The 87th Academy Awards were announced last night at Hollywood’s Dolby Theatre. I was live blogging the event all of the way through the night for the Bournemouth Rock website, commenting on every twist and turn.
Neil Patrick Harris proved a fun, if divisive, host and the majority of the awards went just as predictably as they always do. However, there was a huge surprise in store as, in the later stages of Oscars 2015, Alejandro González Iñárritu’s offbeat dramedy Birdman began to win many of the big awards.
This culminated in Birdman winning the coveted award for Best Picture, leaving long-time frontrunner Boyhood in its wake.
Both Birdman and Boyhood are terrific films. That much is obvious from the critical acclaim granted to both releases, including on this blog. However, in handing Iñárritu’s oddball the Best Picture gong, the Academy has made the wrong decision this year.
Despite everything that is impressive about Birdman, it is not a film that seems likely to be considered an all-time classic. It’s a whizz-bang journey through the world of a tortured psyche, which is presented with a cinematic flourish courtesy of its ambitious cinematography. In fact, cinematographer Emmanuel Lubezski scored his second consecutive Oscar for the film, having won last year for his work on Gravity.
Birdman is the cinematic equivalent of a fireworks display. Whilst you’re experiencing it, it’s a thing of beauty that draws you in with its spectacle. However, it’s not something that plays regularly on the mind days, weeks or months later. Boyhood, on the other hand, is a filmic gift that keeps on giving.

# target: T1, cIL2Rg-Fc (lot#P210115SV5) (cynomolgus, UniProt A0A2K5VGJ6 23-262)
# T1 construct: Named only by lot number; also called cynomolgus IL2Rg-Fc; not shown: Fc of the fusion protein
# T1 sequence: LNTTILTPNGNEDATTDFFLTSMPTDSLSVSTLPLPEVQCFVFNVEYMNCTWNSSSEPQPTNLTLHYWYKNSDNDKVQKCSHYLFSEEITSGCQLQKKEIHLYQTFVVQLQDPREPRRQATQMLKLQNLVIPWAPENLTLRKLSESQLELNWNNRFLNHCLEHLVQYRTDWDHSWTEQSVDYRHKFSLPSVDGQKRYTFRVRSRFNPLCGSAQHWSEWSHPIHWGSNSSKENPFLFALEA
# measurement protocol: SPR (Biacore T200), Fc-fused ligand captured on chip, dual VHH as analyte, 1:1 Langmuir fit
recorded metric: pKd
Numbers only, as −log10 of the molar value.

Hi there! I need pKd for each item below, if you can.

By filming Boyhood incrementally over the course of 12 years, director Richard Linklater created a movie that is a true slice of life. He distils a huge amount of human existence into a relatively short period, emphasising the flash with which life can pass.
As Patricia Arquette’s heart-breaking character shows, it’s easy to blink and miss youth and life. When she tearfully tells the audience that she “thought there’d be more” as her son leaves for college, she is echoing the feelings of many people as they enter middle age.
Whilst Birdman is full of jokes and cinematic brio, Linklater imbues Boyhood with something far more important – empathy. This is a film that holds up a mirror to humanity and reflects back the mundanity of existence, whilst also highlighting its beauty. It’s not the huge life events that matter; it’s the seemingly insignificant days in between.
Whilst, in any other year, Birdman would have been worthy of the Best Picture prize, it can only come up short when compared to Boyhood. Without doubt, Birdman uses an innovative conceit, but the one-shot technique has been part of many films over the years, including Alfred Hitchcock thriller Rope.
The natural passage of time conveyed in Boyhood, though, has never really been seen in a narrative film, with the Up documentary series its closest counterpart. Boyhood is something truly unique and deserves to be lauded both for its ambition and for the eventual execution of its mammoth editing job.
The genius of Boyhood is not just a gimmick and certainly isn’t a result of cinematic trickery. It may have lost out to Birdman at Oscars 2015, but when all is said and done, it’s the film from this year’s Best Picture field that will be remembered as a true masterpiece.